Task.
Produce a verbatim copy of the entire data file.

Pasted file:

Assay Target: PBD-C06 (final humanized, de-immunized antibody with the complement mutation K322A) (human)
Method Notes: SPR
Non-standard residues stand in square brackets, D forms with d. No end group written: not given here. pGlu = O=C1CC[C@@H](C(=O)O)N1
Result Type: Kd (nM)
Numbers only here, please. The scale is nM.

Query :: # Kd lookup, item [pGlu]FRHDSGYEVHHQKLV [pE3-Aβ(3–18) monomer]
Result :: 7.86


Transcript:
Assay Target: PBD-C06 (final humanized, de-immunized antibody with the complement mutation K322A) (human)
Method Notes: SPR
Non-standard residues stand in square brackets, D forms with d. No end group written: not given here. pGlu = O=C1CC[C@@H](C(=O)O)N1
Result Type: Kd (nM)
Numbers only here, please. The scale is nM.

Query :: # Kd lookup, item [pGlu]FRHDSGYEVHHQKLV [pE3-Aβ(3–18) monomer]
Result :: 7.86